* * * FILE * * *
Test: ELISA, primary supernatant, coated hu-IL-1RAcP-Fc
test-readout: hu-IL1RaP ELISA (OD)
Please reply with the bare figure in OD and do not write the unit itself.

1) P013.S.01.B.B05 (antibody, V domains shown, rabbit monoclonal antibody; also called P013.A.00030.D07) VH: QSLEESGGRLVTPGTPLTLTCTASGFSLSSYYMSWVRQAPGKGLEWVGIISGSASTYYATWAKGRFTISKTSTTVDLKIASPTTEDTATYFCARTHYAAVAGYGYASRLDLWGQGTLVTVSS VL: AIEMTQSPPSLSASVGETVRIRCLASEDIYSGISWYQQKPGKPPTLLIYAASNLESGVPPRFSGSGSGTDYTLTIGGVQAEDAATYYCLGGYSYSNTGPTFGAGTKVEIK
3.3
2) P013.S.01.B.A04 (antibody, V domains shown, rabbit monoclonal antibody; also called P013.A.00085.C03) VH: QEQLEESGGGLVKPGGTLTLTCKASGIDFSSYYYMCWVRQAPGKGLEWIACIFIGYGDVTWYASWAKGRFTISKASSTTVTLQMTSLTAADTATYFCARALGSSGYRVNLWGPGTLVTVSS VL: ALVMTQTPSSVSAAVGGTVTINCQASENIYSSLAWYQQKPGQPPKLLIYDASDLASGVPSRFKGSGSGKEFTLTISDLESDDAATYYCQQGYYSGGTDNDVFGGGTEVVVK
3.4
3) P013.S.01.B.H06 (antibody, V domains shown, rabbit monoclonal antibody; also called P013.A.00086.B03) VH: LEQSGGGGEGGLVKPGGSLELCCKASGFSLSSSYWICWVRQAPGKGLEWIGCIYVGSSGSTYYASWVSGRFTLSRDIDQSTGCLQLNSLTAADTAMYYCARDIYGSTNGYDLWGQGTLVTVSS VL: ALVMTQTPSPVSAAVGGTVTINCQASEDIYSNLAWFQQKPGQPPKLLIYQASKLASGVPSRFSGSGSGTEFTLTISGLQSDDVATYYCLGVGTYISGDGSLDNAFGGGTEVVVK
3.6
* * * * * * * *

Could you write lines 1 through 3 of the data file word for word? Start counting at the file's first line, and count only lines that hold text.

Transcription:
Test: ELISA, primary supernatant, coated hu-IL-1RAcP-Fc
test-readout: hu-IL1RaP ELISA (OD)
Please reply with the bare figure in OD and do not write the unit itself.